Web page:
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College of the Atlantic - Thorndike Library

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OneSearch

What is OneSearch?

OneSearch is a quick and easy way to search many of our library resources all at one time, including our library databases, our catalog (Thorncat), and some open-source content.  It can be an excellent way to start your research, and it has the advantage of searching many resources you might not consider searching otherwise.  It retrieves journal articles, conference papers, news, images, movies, and more.

 

OneSearch isn't an exact replacement for searching our databases directly.  The citations in some of our databases are not included in OneSearch and some of the databases may have incomplete coverage.  Since updates to OneSearch occur twice per week the results may not have the latest information found by searching a library database directly.

 

OneSearch is the name we’ve given this product called Summon which is produced by the company Proquest.

Search Tips

Boolean Operators (AND, OR, NOT)
  • By default, all search terms are combined with the AND operator.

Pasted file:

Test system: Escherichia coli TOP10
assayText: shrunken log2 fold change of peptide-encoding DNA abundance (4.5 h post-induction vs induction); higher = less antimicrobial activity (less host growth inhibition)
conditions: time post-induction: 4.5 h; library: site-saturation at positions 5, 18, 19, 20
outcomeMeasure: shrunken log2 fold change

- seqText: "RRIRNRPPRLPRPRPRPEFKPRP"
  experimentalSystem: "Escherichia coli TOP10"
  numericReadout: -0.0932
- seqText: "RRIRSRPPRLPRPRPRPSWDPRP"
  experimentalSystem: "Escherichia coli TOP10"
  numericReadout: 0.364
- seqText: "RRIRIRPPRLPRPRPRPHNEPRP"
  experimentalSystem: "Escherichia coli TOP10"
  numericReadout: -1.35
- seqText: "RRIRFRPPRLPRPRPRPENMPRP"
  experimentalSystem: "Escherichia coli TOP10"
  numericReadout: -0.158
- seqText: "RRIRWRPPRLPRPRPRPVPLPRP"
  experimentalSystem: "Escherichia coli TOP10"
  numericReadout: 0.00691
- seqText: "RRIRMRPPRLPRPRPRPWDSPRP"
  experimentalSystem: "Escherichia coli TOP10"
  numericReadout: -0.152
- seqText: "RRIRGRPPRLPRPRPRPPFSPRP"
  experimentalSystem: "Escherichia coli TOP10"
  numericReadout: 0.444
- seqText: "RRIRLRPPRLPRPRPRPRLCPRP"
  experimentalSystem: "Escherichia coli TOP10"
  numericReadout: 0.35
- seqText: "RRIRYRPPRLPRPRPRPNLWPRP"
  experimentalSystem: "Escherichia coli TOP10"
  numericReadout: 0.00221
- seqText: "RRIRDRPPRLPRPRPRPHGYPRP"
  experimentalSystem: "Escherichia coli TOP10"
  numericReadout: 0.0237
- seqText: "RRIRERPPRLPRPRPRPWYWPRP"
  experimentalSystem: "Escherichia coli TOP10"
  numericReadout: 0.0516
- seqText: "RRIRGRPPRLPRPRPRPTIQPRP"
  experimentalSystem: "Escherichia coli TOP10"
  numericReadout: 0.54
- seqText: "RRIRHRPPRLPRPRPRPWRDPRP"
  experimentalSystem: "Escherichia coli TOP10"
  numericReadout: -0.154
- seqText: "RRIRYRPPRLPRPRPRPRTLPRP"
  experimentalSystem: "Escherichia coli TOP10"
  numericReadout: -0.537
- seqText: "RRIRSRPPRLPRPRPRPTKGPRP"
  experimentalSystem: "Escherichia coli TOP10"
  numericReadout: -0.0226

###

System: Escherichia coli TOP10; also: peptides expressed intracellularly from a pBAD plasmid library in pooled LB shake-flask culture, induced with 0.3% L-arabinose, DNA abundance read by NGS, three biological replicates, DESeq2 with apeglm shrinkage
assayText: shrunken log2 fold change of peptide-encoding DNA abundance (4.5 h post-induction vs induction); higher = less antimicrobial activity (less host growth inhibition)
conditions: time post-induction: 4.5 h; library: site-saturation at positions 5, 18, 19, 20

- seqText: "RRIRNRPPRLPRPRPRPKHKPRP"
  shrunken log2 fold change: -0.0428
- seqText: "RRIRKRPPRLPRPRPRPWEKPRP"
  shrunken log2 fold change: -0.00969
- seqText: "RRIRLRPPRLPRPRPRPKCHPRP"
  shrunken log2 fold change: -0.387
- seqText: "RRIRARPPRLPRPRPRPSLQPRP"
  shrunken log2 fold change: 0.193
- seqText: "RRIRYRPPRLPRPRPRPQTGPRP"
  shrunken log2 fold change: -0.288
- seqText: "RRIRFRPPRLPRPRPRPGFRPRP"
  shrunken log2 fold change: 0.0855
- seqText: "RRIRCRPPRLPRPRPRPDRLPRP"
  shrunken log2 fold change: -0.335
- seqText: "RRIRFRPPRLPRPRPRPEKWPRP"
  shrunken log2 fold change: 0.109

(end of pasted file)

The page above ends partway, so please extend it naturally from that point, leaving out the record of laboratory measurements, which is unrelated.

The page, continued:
• When using AND, OR, NOT they must be capitalized.
  • To expand your results, use the OR operator.  For example, microcircuits OR nanocircuits will return results with either word.
  • To exclude items, use the NOT operator before a term.  For example, the search animal NOT dog will return results that do not include the term dog.
Wildcards (* and ?)
  • The question mark (?) can be used to represent a single but varying letter.  For example, b?ll will find ball, bell, and bill.
  • The asterisk (*) will match zero or more characters within a word or at the end of a word. A search for ch*ter would find charter, character, and chapter. When used at the end of a word, such as temp*, the results would include temptation, temple and temporary
  • Wildcards cannot be used as the first character of a search.
Phrase Searching
  • Enclose words you want searched as a phrase with parentheses.  Example:  "climate change" or "College of the Atlantic in Bar Harbor"
  • OneSearch will not recognize wildcards used in a phrase.
Proximity Searching
  • When you want to search for words near each other but not necessarily next ot each other in a phrase, then conduct proximity searching by using quotes and a tilde.  Example:  "earthquake fault"~10 will find results with a maximum of 10 words between earthquake and fault.  Word order does not matter.
Author Searching
  • When entering an author's name, you can enter the name with either the first or last name first.  The results will include either form of the name.